Great Plants this Month Summer

Hylotelephium ‘Red Cauli’ A.G.M.

Louse Sims

Previously Sedum ‘Red Cauli’ (just to confuse us further, not all sedums are re-named Hylotelephium, just some of them!), my star plant this week is the amazing stone crop ‘Red Cauli’. Seen above with Diascia personata: it’s one of those plants that just sings at this time of the year. 

Happiest in a border

Interestingly neither of these two thrives in a pot – the sedum seems to want to grow sideways out of it, and the Diascia is so brittle that if you pick up the pot, you invariably snap off a lovely long flowering stem! But once planted, I can hardly think of two plants that better earn their keep in the border.                                               

Introduced by Graham Gough (Marchants Hardy Plants), it was awarded the Award of Garden Merit by the RHS in 2006. ‘Red Cauli’ has all the usual characteristics of the genus, but the intense red colouring of the flowerheads in combination with the glaucous green foliage is unbeatable.

The marvellous result of a Chelsea Chop!

This year I decided against the Chelsea chop for my sedums, and indeed they are standing up well thanks to a dry summer (height approx 45cms); however last year was different and the photograph above shows how very effective the procedure can be.                                               

Either way, ‘Red Cauli’ wins hands down!

NB Louise has published a beautifully produced book of her plant profiles – A Plant for Each Week of the Year. It costs £9.99 and is for sale in our online shop here.

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By the3growbags

We're three sisters who love gardening, plants and even the science of horticulture but we're not all experts. We'd love everyone even remotely interested in their gardens to be part of our blogsite.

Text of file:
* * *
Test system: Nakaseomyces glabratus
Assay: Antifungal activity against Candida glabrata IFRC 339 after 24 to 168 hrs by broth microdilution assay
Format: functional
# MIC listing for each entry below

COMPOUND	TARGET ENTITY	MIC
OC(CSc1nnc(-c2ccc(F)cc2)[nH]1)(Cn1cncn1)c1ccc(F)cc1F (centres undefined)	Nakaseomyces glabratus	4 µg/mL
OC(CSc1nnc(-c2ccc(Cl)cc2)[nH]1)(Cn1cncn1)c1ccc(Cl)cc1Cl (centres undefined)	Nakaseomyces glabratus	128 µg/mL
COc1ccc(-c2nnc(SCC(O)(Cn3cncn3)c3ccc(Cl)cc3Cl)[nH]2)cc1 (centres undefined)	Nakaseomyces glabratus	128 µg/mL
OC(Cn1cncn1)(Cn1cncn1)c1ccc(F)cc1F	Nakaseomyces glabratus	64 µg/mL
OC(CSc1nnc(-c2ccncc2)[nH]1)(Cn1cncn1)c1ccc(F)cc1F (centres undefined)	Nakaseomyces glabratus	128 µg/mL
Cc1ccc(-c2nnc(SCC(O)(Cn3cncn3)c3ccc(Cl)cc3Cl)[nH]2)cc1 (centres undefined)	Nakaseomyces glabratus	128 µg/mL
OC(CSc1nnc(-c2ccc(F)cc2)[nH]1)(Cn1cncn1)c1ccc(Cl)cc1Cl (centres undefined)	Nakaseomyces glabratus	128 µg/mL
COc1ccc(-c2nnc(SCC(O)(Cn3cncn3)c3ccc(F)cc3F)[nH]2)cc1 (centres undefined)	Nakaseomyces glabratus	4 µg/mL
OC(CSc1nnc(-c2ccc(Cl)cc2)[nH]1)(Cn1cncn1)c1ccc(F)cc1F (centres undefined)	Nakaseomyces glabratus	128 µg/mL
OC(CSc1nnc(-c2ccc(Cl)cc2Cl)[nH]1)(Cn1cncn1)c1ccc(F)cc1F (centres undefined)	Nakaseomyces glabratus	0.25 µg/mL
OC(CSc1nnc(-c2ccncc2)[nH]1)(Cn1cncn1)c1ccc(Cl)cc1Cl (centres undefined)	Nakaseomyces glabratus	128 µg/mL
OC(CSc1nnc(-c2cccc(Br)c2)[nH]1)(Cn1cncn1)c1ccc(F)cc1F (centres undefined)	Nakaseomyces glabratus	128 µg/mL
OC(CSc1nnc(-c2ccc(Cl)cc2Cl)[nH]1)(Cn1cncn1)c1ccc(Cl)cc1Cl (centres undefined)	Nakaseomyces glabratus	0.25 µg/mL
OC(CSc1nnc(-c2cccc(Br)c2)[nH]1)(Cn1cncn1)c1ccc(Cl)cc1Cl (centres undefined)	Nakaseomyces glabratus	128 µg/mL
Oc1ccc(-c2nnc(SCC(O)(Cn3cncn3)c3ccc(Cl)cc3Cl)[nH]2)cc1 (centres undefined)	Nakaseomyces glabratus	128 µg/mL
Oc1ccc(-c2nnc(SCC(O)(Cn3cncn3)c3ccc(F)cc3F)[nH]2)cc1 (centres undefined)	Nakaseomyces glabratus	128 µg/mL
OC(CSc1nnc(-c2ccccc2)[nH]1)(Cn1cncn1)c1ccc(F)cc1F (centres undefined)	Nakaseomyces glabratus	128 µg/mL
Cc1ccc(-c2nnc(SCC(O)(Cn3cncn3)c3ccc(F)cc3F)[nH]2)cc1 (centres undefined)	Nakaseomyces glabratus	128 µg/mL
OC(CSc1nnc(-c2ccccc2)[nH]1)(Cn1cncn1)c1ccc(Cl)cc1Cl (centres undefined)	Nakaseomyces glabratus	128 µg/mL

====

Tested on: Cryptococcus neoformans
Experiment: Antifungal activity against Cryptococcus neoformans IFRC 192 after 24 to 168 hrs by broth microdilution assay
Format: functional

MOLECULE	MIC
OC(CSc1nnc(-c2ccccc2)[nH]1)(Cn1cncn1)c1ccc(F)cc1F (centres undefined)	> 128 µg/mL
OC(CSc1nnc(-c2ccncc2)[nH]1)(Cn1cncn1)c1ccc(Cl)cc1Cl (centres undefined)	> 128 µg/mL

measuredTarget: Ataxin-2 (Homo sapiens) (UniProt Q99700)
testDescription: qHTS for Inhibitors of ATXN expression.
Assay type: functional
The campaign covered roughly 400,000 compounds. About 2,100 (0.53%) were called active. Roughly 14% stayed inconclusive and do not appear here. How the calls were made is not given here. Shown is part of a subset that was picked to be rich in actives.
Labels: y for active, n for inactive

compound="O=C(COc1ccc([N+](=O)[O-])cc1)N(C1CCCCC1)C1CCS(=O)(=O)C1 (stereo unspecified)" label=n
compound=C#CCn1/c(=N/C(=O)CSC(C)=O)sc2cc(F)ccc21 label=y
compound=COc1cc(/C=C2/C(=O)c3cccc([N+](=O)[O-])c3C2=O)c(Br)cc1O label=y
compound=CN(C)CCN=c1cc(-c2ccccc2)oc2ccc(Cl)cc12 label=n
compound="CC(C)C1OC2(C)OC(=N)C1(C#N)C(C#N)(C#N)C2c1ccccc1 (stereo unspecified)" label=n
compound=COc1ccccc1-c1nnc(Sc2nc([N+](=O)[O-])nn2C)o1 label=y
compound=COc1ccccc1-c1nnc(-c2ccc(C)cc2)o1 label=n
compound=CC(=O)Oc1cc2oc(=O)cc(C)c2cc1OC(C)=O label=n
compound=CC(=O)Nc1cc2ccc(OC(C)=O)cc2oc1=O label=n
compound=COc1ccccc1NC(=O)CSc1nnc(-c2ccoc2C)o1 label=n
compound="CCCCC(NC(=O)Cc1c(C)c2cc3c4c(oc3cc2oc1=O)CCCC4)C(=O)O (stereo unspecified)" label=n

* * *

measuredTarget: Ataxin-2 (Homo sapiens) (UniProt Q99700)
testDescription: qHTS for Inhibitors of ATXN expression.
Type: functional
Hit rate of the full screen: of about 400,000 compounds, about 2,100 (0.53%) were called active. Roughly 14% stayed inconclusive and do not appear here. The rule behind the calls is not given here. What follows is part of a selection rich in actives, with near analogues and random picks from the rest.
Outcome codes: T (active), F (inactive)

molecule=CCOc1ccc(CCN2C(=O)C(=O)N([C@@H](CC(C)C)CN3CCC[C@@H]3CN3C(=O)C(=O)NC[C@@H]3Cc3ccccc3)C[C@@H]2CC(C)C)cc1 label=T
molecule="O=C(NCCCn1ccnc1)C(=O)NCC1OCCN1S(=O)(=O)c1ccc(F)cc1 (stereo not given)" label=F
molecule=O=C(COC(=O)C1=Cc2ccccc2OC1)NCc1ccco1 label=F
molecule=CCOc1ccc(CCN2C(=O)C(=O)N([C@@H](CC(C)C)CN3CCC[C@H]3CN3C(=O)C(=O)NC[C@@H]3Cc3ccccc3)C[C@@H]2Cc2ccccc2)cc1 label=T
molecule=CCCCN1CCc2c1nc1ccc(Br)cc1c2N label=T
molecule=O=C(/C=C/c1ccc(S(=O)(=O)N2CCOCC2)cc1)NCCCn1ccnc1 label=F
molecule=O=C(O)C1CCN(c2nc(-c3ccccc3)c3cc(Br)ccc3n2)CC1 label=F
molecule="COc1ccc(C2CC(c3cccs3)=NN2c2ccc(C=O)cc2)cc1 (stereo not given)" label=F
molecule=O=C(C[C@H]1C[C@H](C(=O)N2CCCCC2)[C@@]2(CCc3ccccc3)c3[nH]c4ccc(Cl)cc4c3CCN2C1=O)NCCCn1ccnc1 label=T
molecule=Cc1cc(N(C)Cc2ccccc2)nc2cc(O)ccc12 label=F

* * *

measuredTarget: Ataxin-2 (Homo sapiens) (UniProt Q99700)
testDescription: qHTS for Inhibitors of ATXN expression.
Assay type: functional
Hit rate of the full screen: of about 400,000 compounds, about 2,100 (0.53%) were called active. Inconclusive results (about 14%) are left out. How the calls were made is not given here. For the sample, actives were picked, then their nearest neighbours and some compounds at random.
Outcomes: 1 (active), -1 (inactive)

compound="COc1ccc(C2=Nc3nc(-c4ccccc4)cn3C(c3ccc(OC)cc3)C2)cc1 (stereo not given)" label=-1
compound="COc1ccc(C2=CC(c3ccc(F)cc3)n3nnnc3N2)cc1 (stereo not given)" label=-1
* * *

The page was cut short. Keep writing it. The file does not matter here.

2 replies on “Hylotelephium ‘Red Cauli’ A.G.M.”

Very interesting looking round Laura’s garden. I had to keep stopping the clip so I could look up the plants. Most will not do half as well in my Edinburgh garden…. Rosa Peach Melba was really lovely, especially this late in the season. I’m sure it would do fine here 🙂

Hello Barbara, thanks for writing in, we hoped it would useful to put the plant names in writing on the film and you’ve just confirmed that it is so we’ll keep doing it! Rosa ‘Peach Melba’ is a charming new rose , a compact climber up to about 10 feet, repeat flowering with a lovely fruity scent very much reminiscent of its name. Caroline grows it happily in her garden north of Inverness so it should be fine with you in Edinburgh. To be honest all the other outdoor shrubs came through a vicious -10 this winter, albeit against a south facing wall. The Aristolochia definitely needs some molly-coddling though, and needs an odd combination of a warm, shady wall and can’t cope with temperatures below plus 5 degrees so it’s a real prima donna! Best wishes and happy gardening, Laura

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